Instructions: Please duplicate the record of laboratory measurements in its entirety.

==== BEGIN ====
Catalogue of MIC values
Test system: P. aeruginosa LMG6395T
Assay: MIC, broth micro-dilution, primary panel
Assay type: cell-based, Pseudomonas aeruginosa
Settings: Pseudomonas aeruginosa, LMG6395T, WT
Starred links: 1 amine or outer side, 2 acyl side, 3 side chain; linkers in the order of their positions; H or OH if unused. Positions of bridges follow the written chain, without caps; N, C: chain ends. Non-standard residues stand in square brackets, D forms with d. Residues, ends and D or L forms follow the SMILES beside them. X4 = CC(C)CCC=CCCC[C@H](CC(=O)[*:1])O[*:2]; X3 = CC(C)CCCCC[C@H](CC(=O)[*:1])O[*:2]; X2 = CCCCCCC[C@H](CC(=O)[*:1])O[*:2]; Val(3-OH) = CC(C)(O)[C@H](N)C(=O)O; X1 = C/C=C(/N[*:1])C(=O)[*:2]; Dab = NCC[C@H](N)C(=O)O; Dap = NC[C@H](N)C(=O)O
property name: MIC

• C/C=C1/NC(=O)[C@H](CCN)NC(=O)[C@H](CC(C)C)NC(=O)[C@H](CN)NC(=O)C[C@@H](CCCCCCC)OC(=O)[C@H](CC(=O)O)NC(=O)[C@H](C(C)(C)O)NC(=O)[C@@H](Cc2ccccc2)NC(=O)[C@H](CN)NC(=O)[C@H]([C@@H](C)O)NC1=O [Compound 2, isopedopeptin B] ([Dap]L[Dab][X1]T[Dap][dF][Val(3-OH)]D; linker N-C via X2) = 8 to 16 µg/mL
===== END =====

Catalogue of MIC values
Test system: P. aeruginosa LMG6395T
Assay: MIC, broth micro-dilution, primary panel
Assay type: cell-based, Pseudomonas aeruginosa
Settings: Pseudomonas aeruginosa, LMG6395T, WT
Starred links: 1 amine or outer side, 2 acyl side, 3 side chain; linkers in the order of their positions; H or OH if unused. Positions of bridges follow the written chain, without caps; N, C: chain ends. Non-standard residues stand in square brackets, D forms with d. Residues, ends and D or L forms follow the SMILES beside them. X4 = CC(C)CCC=CCCC[C@H](CC(=O)[*:1])O[*:2]; X3 = CC(C)CCCCC[C@H](CC(=O)[*:1])O[*:2]; X2 = CCCCCCC[C@H](CC(=O)[*:1])O[*:2]; Val(3-OH) = CC(C)(O)[C@H](N)C(=O)O; X1 = C/C=C(/N[*:1])C(=O)[*:2]; Dab = NCC[C@H](N)C(=O)O; Dap = NC[C@H](N)C(=O)O
property name: MIC

• C/C=C1/NC(=O)[C@H](CCN)NC(=O)[C@H](CC(C)C)NC(=O)[C@H](CN)NC(=O)C[C@@H](CCCCCCC)OC(=O)[C@H](CC(=O)O)NC(=O)[C@H](C(C)(C)O)NC(=O)[C@@H](Cc2ccccc2)NC(=O)[C@H](CN)NC(=O)[C@H]([C@@H](C)O)NC1=O [Compound 2, isopedopeptin B] ([Dap]L[Dab][X1]T[Dap][dF][Val(3-OH)]D; linker N-C via X2) = 8 to 16 µg/mL